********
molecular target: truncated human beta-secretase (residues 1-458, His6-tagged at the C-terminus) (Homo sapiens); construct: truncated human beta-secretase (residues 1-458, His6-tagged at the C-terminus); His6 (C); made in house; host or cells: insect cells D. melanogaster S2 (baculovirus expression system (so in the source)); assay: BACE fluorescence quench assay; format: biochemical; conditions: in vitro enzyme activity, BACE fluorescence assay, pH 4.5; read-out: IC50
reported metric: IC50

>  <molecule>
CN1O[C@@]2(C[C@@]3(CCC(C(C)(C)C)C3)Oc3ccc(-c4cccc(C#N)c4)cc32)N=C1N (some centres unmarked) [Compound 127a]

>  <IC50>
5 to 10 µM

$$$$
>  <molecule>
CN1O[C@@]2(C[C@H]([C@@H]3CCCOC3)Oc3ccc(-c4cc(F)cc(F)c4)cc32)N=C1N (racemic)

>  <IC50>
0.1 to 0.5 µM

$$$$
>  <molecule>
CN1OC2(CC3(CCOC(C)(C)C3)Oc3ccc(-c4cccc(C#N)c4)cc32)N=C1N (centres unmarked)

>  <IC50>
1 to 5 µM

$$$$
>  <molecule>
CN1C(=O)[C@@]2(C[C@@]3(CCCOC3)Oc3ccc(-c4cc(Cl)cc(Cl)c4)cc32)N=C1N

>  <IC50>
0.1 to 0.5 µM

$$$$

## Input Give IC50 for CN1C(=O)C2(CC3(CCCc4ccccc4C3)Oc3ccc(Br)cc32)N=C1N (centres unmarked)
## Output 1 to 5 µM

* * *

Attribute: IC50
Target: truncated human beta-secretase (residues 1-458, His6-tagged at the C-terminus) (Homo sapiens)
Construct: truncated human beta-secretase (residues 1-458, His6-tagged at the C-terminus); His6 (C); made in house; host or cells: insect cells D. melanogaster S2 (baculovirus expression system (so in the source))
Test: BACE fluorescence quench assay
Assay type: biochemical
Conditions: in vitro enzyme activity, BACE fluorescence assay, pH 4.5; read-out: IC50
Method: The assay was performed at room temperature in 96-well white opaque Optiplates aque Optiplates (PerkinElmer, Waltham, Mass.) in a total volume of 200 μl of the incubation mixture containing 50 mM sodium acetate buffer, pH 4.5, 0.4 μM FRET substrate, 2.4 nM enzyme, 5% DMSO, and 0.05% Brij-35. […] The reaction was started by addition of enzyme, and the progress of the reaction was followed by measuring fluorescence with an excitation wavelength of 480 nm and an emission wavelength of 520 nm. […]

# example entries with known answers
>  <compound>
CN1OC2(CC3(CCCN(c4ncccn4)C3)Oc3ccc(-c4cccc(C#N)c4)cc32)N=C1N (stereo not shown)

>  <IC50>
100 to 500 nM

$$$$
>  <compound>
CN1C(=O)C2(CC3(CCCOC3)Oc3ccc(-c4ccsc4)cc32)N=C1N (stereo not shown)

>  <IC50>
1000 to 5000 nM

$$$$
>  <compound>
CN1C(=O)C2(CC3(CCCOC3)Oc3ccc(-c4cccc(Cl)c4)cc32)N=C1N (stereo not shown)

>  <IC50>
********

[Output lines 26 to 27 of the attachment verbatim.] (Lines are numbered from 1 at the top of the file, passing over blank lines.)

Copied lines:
Attribute: IC50
Target: truncated human beta-secretase (residues 1-458, His6-tagged at the C-terminus) (Homo sapiens)